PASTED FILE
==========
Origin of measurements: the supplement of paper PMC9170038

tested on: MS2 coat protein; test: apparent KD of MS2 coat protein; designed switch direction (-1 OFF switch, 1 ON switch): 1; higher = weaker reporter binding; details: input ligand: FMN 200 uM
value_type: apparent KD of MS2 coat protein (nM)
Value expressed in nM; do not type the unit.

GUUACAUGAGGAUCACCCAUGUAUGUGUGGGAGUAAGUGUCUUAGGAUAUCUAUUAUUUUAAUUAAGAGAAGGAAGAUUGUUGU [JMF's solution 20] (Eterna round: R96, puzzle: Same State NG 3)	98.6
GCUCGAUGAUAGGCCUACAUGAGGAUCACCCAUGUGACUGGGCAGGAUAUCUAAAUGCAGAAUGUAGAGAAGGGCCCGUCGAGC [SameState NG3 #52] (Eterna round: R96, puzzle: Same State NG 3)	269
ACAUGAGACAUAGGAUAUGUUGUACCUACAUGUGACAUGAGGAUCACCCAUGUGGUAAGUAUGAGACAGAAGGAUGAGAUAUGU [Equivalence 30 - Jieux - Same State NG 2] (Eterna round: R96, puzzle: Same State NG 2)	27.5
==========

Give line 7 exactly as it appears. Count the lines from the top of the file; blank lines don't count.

ACAUGAGACAUAGGAUAUGUUGUACCUACAUGUGACAUGAGGAUCACCCAUGUGGUAAGUAUGAGACAGAAGGAUGAGAUAUGU [Equivalence 30 - Jieux - Same State NG 2] (Eterna round: R96, puzzle: Same State NG 2)	27.5